Because the regular Joker comes in such gaudy colors, one benefit of the bronze figure is that it really does showcase just how intricate the sculpt is. And also terrifying. It might inspire more collectors who may have passed the original up to go back and give that one another look. Joker comes with one gun and two sets of chattering teeth. He may look like a statue, but he poses dynamically.

Nice enough figure if one finds him, but not worth paying a super-premium for if not.

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All-told, while the Dark Multiverse storyline may end up a flash in the pan (save the Batman Who Laughs, who definitely seems here to stay), the figures won’t. Similar enough to typical Spawn waves, they’re squarely in McFarlane Toys’ wheelhouse, and a figure like Devastator shows them adapting their articulation system to different body types. Fans of monsters and robots generally should go for him and Murder Machine, while Grim Knight and Dawnbreaker seem more geared to particular tastes.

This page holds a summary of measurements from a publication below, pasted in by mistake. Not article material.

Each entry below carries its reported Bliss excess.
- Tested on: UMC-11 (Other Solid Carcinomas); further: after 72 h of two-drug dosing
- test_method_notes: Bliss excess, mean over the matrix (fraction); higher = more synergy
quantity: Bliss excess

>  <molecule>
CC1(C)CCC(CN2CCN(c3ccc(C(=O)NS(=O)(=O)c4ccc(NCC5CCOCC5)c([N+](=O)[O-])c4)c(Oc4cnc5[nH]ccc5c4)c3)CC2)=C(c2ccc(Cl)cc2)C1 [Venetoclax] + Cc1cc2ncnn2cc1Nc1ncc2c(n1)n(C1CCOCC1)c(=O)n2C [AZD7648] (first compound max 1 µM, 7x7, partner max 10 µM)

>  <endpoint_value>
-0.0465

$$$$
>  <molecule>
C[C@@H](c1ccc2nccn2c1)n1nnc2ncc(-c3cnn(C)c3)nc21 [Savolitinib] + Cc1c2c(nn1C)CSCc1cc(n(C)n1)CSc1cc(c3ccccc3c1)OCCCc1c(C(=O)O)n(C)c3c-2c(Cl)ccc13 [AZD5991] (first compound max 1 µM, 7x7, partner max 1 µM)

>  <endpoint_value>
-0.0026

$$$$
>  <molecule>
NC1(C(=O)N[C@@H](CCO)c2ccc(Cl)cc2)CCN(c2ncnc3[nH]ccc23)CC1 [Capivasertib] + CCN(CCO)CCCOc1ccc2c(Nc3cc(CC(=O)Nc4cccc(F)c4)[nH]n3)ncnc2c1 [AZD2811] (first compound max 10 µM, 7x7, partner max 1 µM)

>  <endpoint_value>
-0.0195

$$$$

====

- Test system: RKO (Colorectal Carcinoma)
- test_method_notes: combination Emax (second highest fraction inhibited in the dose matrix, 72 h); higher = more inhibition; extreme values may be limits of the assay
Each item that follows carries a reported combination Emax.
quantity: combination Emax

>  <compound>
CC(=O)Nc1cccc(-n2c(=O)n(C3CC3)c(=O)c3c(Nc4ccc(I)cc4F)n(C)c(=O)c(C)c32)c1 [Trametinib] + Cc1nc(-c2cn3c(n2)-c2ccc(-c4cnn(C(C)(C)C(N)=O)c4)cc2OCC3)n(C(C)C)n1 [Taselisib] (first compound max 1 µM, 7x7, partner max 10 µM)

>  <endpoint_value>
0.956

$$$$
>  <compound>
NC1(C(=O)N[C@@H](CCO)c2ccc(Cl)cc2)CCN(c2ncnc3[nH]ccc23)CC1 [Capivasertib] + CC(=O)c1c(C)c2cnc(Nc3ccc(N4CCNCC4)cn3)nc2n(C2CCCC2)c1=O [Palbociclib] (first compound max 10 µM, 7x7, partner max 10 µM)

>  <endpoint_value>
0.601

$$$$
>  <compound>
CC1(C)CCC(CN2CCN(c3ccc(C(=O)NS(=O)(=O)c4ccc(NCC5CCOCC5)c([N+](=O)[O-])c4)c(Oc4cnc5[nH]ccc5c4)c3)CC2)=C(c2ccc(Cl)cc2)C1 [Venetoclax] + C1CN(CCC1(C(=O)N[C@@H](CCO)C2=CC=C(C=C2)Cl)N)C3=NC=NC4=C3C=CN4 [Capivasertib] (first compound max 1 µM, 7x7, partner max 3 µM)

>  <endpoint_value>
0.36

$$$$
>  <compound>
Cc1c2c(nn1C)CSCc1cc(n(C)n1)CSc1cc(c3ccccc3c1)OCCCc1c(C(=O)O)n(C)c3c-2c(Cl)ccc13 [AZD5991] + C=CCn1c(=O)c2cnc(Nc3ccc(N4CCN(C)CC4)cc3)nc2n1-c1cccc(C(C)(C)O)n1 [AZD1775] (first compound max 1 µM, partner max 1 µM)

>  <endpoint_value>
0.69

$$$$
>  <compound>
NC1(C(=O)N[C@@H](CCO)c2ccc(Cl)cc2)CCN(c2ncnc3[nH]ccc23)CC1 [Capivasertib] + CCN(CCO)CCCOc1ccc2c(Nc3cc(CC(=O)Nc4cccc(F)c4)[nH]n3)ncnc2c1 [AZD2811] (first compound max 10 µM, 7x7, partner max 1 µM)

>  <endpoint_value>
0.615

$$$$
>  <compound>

Get a good look at all of them in our gallery below, and decide for yourself. Which one do you like best? Let us know in comments below.